• Assume p << po = Nafor -xp < x < 0, so r = q(Nd-Na+p-n) = -qNa, -xp < x < 0, and p = po = Nafor -xpc < x < -xp, so r = q(Nd-Na+p-n) = 0, -xpc < x < -xp
  • Assume n << no = Ndfor 0 < x < xn, so r = q(Nd-Na+p-n) = qNd, 0 < x < xn, and n = no = Ndfor xn < x < xnc, so r = q(Nd-Na+p-n) = 0, xn < x < xnc
poisson s equation
Poisson’sEquation
  • The electric field at (x,y,z) is related to the charge density r=q(Nd-Na-p-n) by the Poisson Equation:
poisson s equation33
Poisson’sEquation
  • For n-type material, N = (Nd - Na) > 0, no = N, and (Nd-Na+p-n)=-dn +dp +ni2/N
  • For p-type material, N = (Nd - Na) < 0, po = -N, and (Nd-Na+p-n) = dp-dn-ni2/N
  • So neglecting ni2/N, [r=(Nd-Na+p-n)]
depletion approx charge distribution
Depletion approx.charge distribution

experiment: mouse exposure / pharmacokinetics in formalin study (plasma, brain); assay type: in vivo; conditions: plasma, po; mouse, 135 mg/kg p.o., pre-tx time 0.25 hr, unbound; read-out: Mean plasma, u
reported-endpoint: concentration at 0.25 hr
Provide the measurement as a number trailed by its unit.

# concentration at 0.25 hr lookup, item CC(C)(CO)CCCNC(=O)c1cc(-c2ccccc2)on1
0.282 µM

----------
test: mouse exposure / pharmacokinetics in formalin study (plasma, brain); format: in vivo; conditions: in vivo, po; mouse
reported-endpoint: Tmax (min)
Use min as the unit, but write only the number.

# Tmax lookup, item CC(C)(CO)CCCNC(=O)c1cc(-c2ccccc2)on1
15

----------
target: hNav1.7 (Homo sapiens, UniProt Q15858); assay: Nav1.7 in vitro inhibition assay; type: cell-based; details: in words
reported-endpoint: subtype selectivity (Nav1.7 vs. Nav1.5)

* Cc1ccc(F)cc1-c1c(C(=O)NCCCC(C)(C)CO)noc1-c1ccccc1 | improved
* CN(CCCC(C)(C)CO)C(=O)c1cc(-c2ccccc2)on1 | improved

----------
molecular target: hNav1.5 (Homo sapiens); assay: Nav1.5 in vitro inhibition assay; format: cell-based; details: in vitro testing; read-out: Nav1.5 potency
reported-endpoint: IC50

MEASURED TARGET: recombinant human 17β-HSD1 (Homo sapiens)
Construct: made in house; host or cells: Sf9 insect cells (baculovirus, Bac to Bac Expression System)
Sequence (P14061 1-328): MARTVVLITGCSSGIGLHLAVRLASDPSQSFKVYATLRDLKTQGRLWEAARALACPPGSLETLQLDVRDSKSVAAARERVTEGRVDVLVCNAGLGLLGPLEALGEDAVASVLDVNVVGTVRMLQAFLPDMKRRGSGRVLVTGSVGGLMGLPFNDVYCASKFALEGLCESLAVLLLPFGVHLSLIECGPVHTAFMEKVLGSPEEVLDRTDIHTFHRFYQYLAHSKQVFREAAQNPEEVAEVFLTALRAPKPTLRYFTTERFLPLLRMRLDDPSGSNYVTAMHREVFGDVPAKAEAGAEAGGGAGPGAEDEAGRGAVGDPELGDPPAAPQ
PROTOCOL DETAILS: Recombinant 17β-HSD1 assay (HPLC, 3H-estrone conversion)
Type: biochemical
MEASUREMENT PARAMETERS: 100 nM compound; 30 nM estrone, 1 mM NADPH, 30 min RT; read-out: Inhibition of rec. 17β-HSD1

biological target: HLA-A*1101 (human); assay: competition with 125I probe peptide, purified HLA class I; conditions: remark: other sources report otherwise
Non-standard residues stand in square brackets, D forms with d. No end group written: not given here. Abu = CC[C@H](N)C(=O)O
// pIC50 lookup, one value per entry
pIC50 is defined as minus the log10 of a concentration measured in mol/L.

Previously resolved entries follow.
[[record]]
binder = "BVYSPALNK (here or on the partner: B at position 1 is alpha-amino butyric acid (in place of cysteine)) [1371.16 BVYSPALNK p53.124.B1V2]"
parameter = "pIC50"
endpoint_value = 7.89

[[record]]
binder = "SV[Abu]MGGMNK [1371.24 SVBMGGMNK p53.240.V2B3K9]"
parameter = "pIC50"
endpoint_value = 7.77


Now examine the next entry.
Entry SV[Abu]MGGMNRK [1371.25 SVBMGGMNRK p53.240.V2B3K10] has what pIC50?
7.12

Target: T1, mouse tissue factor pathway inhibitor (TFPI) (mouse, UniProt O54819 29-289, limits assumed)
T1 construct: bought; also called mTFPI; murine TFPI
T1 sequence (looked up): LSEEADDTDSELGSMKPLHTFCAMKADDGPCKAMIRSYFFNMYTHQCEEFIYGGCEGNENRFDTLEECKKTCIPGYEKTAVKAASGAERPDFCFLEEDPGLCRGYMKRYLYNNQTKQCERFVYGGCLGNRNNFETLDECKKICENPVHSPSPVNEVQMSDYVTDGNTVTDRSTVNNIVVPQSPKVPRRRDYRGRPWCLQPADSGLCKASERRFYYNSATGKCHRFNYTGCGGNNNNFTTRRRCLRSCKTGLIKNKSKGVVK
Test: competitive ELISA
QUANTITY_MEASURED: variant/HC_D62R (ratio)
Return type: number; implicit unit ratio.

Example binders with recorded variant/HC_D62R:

r

+Qn’=qNdxn

+qNd

[Coul/cm2]

-xp

x

-xpc

xn

xnc

Charge neutrality => Qp’ + Qn’ = 0, => Naxp = Ndxn

-qNa

Qp’=-qNaxp

[Coul/cm2]

induced e field in the d r
Induced E-fieldin the D.R.
  • The sheet dipole of charge, due to Qp’ and Qn’ induces an electric field which must satisfy the conditions
  • Charge neutrality and Gauss’ Law* require thatEx = 0 for -xpc < x < -xp and Ex = 0 for -xn < x < xnc

h0

induced e field in the d r39

O

O

O

O

O

O

+

+

+

-

-

-

Induced E-fieldin the D.R.

Ex

N-contact

p-contact

p-type CNR

n-type chg neutral reg

Depletion region (DR)

Exposed Donor ions

Exposed Acceptor Ions

W

x

-xpc

-xp

xn

xnc

0

1 dim soln of gauss law
1-dim soln. ofGauss’ law

Ex

-xp

xn

xnc

-xpc

x

-Emax

depletion approxi mation summary
Depletion Approxi-mation (Summary)
  • For the step junction defined by doping Na (p-type) for x < 0 and Nd, (n-type) for x > 0, the depletion width W = {2e(Vbi-Va)/qNeff}1/2, where Vbi = Vt ln{NaNd/ni2}, and Neff=NaNd/(Na+Nd). Since Naxp=Ndxn, xn = W/(1 + Nd/Na), and xp = W/(1 + Na/Nd).
references
References
  • 1Device Electronics for Integrated Circuits, 2 ed., by Muller and Kamins, Wiley, New York, 1986.
  • 2Physics of Semiconductor Devices, by S. M. Sze, Wiley, New York, 1981.
  • 3 Physics of Semiconductor Devices, Shur, Prentice-Hall, 1990.